The Chinese auto market is on track to contract for second year, dragged down by weak demand in the face of cooling economic growth and a tariff war with Washington.
Drivers bought 1.9 million sedans, SUVs and minivans, according to the China Association of Automobile Manufacturers.
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Sales growth has been in negative territory every month since June 2018. Total vehicle sales, including trucks and buses, shrank 0.6% to 2.3 million. Sales of electric and gasoline-electric hybrid vehicles tumbled 45.6% to 75,000. Demand has been hurt by the end of government subsidies in mid-2019.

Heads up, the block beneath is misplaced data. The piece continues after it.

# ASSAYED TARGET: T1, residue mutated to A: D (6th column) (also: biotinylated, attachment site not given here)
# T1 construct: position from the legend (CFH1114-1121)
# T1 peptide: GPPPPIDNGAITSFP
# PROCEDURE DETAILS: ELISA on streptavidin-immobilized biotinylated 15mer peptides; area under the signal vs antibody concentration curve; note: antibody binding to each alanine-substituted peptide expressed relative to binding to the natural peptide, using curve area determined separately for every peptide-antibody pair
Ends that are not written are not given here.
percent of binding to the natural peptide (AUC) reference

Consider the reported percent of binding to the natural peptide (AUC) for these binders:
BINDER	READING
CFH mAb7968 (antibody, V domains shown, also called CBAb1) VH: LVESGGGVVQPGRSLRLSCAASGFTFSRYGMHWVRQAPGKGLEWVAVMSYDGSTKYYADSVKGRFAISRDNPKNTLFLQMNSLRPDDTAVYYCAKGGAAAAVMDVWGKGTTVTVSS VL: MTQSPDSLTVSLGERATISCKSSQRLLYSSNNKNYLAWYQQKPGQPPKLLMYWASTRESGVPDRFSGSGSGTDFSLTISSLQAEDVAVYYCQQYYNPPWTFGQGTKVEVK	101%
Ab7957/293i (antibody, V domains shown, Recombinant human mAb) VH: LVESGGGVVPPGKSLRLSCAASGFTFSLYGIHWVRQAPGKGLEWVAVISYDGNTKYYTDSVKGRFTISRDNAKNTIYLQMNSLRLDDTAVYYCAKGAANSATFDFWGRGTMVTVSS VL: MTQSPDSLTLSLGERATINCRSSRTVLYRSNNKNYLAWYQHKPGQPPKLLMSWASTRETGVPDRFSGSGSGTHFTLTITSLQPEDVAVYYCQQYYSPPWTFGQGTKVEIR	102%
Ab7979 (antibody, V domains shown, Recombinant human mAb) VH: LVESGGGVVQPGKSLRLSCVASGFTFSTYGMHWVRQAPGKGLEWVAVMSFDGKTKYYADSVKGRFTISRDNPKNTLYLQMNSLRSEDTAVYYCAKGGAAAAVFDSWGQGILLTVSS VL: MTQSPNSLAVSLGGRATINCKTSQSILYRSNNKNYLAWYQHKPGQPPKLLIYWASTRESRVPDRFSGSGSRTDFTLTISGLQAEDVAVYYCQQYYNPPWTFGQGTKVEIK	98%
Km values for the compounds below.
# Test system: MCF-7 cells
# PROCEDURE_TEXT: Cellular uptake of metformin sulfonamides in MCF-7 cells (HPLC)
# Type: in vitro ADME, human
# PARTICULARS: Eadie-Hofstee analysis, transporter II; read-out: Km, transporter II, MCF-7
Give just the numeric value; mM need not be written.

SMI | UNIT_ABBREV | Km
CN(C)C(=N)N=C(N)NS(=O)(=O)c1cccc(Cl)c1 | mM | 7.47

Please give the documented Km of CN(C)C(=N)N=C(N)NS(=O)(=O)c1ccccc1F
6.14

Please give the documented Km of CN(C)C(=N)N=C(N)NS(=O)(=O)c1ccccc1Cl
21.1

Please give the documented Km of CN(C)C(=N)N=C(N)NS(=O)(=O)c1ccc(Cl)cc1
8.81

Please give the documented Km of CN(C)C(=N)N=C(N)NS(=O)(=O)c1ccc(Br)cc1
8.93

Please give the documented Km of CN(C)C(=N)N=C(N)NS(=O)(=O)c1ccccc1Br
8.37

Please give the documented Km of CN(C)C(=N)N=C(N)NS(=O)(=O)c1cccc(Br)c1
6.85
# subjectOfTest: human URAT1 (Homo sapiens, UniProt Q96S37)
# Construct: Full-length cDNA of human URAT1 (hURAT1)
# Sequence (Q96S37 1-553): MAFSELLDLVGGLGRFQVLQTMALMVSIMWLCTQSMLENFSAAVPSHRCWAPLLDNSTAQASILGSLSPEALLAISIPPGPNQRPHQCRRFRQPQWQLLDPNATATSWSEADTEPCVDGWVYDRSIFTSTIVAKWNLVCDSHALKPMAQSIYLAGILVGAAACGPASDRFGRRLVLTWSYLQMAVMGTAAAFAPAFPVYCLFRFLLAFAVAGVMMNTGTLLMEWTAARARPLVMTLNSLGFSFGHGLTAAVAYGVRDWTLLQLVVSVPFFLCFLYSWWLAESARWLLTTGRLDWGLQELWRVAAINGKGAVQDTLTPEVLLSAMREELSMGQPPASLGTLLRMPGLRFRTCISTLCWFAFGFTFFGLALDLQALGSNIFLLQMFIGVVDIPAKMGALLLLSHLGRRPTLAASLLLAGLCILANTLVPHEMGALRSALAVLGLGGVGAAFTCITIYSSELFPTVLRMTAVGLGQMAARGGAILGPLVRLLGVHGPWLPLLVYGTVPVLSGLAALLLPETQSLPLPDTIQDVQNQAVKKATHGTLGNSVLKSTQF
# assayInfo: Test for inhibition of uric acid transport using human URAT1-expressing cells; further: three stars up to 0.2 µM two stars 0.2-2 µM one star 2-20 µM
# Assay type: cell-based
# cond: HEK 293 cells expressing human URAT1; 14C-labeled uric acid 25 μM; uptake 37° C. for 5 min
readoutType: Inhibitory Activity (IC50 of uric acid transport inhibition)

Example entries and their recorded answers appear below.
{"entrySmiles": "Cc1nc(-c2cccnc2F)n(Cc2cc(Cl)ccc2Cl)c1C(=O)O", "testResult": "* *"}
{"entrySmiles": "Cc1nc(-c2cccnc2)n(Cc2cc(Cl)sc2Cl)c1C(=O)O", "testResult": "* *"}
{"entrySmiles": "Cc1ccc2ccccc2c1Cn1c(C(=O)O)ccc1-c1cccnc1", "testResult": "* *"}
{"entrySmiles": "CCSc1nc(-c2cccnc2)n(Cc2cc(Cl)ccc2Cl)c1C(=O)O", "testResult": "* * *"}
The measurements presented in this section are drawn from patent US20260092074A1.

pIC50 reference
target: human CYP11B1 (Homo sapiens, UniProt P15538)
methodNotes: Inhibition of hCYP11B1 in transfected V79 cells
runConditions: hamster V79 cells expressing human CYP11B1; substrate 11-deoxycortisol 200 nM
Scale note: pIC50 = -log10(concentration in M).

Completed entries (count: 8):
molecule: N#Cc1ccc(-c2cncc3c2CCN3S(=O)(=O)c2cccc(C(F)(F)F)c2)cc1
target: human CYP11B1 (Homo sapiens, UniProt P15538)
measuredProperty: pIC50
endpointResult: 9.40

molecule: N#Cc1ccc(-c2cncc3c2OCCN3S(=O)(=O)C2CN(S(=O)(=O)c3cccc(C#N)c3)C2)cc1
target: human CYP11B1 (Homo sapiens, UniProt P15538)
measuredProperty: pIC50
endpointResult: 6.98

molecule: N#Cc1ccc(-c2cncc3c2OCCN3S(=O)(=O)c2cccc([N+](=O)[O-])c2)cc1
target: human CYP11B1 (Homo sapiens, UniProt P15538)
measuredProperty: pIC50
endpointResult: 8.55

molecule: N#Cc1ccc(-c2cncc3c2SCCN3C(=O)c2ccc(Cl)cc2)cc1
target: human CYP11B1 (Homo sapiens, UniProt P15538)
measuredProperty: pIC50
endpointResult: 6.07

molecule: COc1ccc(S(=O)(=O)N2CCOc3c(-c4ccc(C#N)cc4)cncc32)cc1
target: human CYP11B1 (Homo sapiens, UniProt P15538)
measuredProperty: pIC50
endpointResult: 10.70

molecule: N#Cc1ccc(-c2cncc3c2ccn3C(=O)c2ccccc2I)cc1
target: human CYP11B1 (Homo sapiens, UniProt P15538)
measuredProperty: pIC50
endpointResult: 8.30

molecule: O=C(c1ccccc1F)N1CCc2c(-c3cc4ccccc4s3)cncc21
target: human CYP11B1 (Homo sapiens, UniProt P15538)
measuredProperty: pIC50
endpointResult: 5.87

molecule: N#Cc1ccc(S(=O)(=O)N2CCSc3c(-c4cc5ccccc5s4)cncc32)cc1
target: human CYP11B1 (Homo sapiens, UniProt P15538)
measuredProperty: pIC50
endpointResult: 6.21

Beijing has spent billions of dollars promoting electrics sales. Regulators are shifting the burden to automakers by eliminating subsidies and imposing minimum sales quotas. That raises the cost to buyers.
The October figures were a small improvement over September's 6.3% contraction and better than double-digit contractions in previous months. Still, sales were off 11% in the first 10 months of 2019 compared with a year earlier.
Electrics sales still are up 10.1% for the year to date, reflecting strong first-half demand before the end of subsidies.
Sales of SUVs, usually a bright spot for the industry, were down 8.3% in the first 10 months of the year but CAAM gave no total. That was slight improvement over the 9.3% decline for the nine months through September.
Sales by Chinese brands were down 9.6% from a year earlier at 770,000. They lost 1.7 percentage points of market share to 39.9%.
Source: Associated Press